Media from HepG2 control cells and Notch1 depleted cells were investigated for differences in secreted proteins that could be associated to Notch1 expression. Using a gel free proteomic approach and high-resolution mass spectrometry a total of 89 proteins were significantly altered (P < 0.05), with 37 proteins up-regulated and 52 down-regulated in Notch1 depleted cells. The list of up-regulated and down-regulated proteins is shown in Tables 1 and 2. According to SignalIP, secreted proteins represent 37% of the identified proteins. However to elucidate if proteins could use alternative secretion pathways, each protein was analyzed with SecretomeP. Remarkably 25% of proteins showed an NN-score of > 0.5, which predicts non signal peptide-triggered protein secretion and correlates with a non-classical protein secretion pathway. Among the 89 identified proteins, we also detected plasma membrane proteins (10%) and intracellular proteins (18%), presumably from dead cells (Figure 1A).

Table 1: List of up-regulated proteins in the conditioned media associated to Notch1

IPI Number

Gene Symbol

Protein name

N1/CTRL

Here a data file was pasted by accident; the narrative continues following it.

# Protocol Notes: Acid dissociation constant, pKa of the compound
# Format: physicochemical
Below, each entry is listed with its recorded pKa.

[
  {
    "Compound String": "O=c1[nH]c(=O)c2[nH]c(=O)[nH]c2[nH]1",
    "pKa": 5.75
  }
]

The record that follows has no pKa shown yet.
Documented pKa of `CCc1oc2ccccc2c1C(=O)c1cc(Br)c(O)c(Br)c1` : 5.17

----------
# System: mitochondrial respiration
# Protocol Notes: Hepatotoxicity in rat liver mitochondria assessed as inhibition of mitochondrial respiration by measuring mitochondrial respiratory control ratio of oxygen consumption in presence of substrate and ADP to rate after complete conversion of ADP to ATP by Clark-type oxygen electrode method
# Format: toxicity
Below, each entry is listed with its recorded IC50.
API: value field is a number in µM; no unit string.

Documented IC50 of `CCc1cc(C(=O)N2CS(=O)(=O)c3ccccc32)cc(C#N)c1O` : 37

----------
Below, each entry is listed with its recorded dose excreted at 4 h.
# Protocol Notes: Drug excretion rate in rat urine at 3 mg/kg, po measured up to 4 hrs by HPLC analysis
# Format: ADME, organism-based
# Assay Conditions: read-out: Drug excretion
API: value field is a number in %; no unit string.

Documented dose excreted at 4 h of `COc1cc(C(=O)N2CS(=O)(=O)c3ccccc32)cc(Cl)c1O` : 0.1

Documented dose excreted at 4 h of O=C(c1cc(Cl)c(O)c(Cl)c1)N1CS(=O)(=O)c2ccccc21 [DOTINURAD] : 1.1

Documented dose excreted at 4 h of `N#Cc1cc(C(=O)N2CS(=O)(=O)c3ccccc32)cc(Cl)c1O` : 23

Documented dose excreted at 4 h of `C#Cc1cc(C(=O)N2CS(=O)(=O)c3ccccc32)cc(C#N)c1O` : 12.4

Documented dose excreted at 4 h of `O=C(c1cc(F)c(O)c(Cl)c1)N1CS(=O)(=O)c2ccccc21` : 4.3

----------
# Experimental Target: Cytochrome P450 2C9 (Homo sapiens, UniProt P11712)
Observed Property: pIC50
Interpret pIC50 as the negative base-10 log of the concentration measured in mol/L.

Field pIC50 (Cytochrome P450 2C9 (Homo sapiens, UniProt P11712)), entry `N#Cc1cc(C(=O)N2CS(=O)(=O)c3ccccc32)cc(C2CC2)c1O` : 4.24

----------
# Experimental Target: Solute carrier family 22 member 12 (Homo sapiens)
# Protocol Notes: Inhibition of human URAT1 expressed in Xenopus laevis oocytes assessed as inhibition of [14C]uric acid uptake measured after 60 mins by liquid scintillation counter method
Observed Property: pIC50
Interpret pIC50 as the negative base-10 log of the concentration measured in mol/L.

Score

IPI00166060

LGI4

Isoform 1 of Leucine-rich repeat LGI family member 4

9999

0,9784

IPI00888255

LOC100291104

hypothetical protein XP_002346815

9999

0,9643

IPI00902507

ADAM5P

Putative disintegrin and metalloproteinase domain-containing protein 5

9999

0,968

IPI00304086

CTCFL

Transcriptional repressor CTCFL variant B1

9999

0,9537

IPI00184848

ABCB11

Bile salt export pump

9999

0,9653

IPI00026307

CDC40

Pre-mRNA-processing factor 17

9999

0,9701

IPI00016690

LATS2

Serine/threonine-protein kinase LATS2

9999

0,9878

IPI00853031

MRPL23

Uncharacterized protein

9999

0,9537

IPI00012048

NME2;NME1

Nucleoside diphosphate kinase A

9999

0,9745

IPI00026327

Not provided

134 kDa protein

9999

0,9529

IPI00025363

GFAP

Isoform 1 of Glial fibrillary acidic protein

9999

0,964

IPI00021146

PRPF18

Isoform 1 of Pre-mRNA-splicing factor 18

9999

0,9545

IPI00021727

C4BPA

C4b-binding protein alpha chain

10,997

0,9784

IPI00953689

AHSG

Alpha-2-HS-glycoprotein

10,776

1

IPI00554648

KRT8